We need to talk more about depression.  Last time we spoke about depression, I mentioned some things you can do for depression but, you know, there are other things you can do to help depression. There are Dharma practices that you can do that might help.

So, depression is just a concept. We give it a reality. We give it weight by believing in it. It is almost like, what do you call that medicine?  The “Placebo effect”. The placebo can be positive or negative. So, one of the practices or training is to not feed that, “Depression,” reality so much.

You say, “Oh, I am depressed.”

You give that influence. You believe in it. It becomes so real.

One of the practices that Dharma can maybe help you with for depression would be to understand reality. You know. Trust that the mind is like clouds that come and go. The clouds and the mind look solid, but you can observe them. You can learn from them.  Do not believe them to be real or solid. Do not follow your thoughts wherever they take you. Do not be like the grass that follows the wind. Wherever the wind blows, that is where the grass goes. If the wind blows that way, all the grass goes that way. Do not act like that. Wherever your mind goes, do not go there blindly. Be the captain of your boat. Then, you can use the wind to sail.  You can use it properly to go where you want to go. Do not just let the wind push you around everywhere.

That is one of the main practices. Control where your mind takes you. 

That is why the mind is like a muscle, sometimes. If you want to have big muscles, you cannot just say, “Oh, I am going to do exercise today.”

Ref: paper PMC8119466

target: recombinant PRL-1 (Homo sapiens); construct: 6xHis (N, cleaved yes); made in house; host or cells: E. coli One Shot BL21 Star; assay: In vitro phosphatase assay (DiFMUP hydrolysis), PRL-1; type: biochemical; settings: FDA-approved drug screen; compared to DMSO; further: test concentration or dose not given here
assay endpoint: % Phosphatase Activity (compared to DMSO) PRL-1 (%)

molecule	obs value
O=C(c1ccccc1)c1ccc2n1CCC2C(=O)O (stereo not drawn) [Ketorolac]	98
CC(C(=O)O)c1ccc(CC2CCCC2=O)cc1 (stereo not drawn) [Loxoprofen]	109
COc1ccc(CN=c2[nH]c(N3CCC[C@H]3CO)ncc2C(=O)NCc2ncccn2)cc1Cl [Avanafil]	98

Then, tomorrow, “Why are my muscles not big?”

It takes months of effort to have any result. I think that applies to most things in life.

You know, if you train your mind, then, you will be able to see that depression is empty. The reality itself is beautiful. Life is magic. Every single aspect of life is so beautiful.

We have a purpose.  We have a function. Through that, also, it can help us to counteract our depression.

Many times, we are depressed because we feel that nobody recognizes us. We feel lonely. So, if we believe that we do have a purpose, we are not lonely. We are our own best friend. Right?

If you can turn the omelet around, as we say in Spanish, we have the other side which is incredibly beautiful. It is just a matter of learning how to work with that. It is a matter of learning how to be adaptable.  You must learn how to move. It takes time.  It takes practice, but I am sure you can get there. That is what Dharma is teaching us.

So many people have been realized.  They have had that experience. They have shared that with us for thousands of years. That is the precious part of the tradition. That is what we have today. That is the trunk and the roots. We have that. We should be so grateful for that.

Thank you so much!

7 Comments

  1. Robert Gore

    Thank you Osel. Very good advice as usual. I do think we have to recognise that clinically diagnosed depression needs to be treated by professionals. And usually that treatment is more complex [and sometimes includes the use of pharmaceuticals].

    Fortunately, for most of us, our short term ‘depressive’ episodes can can benefit greatly from your advice.

    • Brian Hart

      Couldn’t agree more with Osel that we (the human world) need to talk more about depression.

      Thanks also to Robert’s comment about the diagnosis of clinical depression and the use of prescribed drugs. Robert’s comment made me recall a Mind & Life conference that I listened to many years ago; and after a look around the net, I found the following para  ”the Dalai Lama very much agreed-that when depression reaches a certain degree of severity it may require biological interventions to normalize the brain to a degree sufficient to engage in behavioral strategies such as meditation.